New Delhi: The Indian Air Force strikes against terror launch pads in Pakistan have had no bearing on the global oil market, with experts of the opinion that any impact is unlikely.
Any spike in international crude oil prices will affect India against the backdrop of factors such as the Organization of the Petroleum Exporting Countries (Opec) and Russia cutting supplies, the US administration imposing sanctions on state-owned oil company Petróleos de Venezuela SA (PDVSA), and President Donald Trump pulling the US out of a historic 2015 accord with energy-rich Iran that was signed to curb the Islamic Republic’s nuclear programme in return for ending sanctions.
“Both WTI (West Texas Intermediate) and Brent are down right now. So the oil market doesn’t even view this as an important incident," said Debasish Mishra, leader, energy, resources and industrials, at Deloitte Touche Tohmatsu in India.
Indian strategic planners have been worried over short-term supply disruptions, given that the country’s energy needs are primarily met through imports.
“The South Asian nations share common geographical sourcing points. Any efforts by Pakistan to create choke points will be inconsequential," said a New Delhi-based energy expert who did not wish to be named.
India, the world’s third-largest oil importer, has been concerned about elevated oil prices adversely impacting the country’s trade deficit and consequently the current account deficit. Every dollar increase in the price of oil raises the import bill by around ₹10,700 crore a year. Oil imports rose by over 25% in 2017-18 to $109 billion from a year ago.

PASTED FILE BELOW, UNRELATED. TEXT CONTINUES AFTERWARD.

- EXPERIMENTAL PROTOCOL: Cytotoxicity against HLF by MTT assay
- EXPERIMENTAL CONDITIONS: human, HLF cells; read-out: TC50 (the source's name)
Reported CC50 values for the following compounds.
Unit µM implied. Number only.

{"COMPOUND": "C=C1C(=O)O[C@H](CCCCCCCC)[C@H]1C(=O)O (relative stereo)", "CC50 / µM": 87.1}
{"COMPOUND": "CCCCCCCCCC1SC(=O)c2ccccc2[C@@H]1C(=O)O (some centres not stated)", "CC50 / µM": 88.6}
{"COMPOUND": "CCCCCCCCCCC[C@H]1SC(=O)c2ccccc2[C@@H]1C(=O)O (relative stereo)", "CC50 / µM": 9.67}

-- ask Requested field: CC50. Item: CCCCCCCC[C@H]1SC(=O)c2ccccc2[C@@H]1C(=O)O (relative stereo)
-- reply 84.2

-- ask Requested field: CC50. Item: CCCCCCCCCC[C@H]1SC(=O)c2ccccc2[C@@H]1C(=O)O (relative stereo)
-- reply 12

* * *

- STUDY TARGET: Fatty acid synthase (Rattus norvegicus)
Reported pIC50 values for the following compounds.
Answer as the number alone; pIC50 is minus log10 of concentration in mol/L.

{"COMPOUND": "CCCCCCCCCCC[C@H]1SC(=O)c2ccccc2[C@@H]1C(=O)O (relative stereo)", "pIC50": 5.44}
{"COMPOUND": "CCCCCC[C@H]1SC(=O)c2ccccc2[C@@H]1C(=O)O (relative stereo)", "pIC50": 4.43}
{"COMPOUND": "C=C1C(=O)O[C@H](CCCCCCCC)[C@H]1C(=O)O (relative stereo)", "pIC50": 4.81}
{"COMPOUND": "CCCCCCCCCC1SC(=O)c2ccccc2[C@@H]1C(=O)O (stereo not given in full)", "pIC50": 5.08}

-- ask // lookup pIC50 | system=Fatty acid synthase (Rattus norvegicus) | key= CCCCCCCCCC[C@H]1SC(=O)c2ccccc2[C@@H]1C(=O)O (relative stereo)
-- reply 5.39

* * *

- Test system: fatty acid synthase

“Global oil demand growth in 2019 is expected to be around 1.35 million barrels per day (mbpd). The US itself will ramp up its supply by 1.2 mbpd, averaging more than 12 mbpd. Local geopolitical events may not have any lasting impact on oil prices in the first half of 2019," added Mishra.
Tensions between India and Pakistan are heightened after the February 14 suicide attack by the Pakistan-based Jaish-e-Mohammad terror group that killed 40 CRPF soldiers in Jammu and Kashmir's Pulwama district. Prime Minister Narendra Modi recently said the armed forces had been given a free hand to respond to the Pulwama attack at the time of their choosing.
The cost of the Indian basket of crude, which represents the average of Oman, Dubai and Brent crude, was $66.19 a barrel on 25 February, according to the Petroleum Planning and Analysis Cell. The cost of the Indian basket of crude, which averaged $47.56 and $56.43 per barrel in 2016-17 and 2017-18, registered an average of $57.77 in December. International crude oil prices had reached a record high of $147 per barrel in July 2009.
As part of India’s evolving energy security architecture, the National Democratic Alliance (NDA) government is also working on the second phase of strategic petroleum reserves. Such reserves will help India manage supply risks.
Strategic crude oil reserves, which are typically state-funded and meant to tackle emergency situations, allow a country to tide over short-term supply disruptions. Member nations of the International Energy Agency (IEA) maintain emergency oil reserves equivalent to at least 90 days of net imports.
India has an existing storage capacity of 5.3 million tonnes at Visakhapatnam (1.33 million tonnes), Mangaluru (1.5 million tonnes) and Padur (2.5 million tonnes). The government in June approved construction of an additional 6.5 million tonnes of strategic crude oil reserves. These facilities together will help support 22 days of India’s crude oil requirements.
India’s energy demand is expected to grow at 4.2% over the next 25 years. This has prompted global majors such as Saudi Aramco, the world’s biggest oil producer, and Russia’s Rosneft PJSC, to invest in India, thereby ensuring offtake security.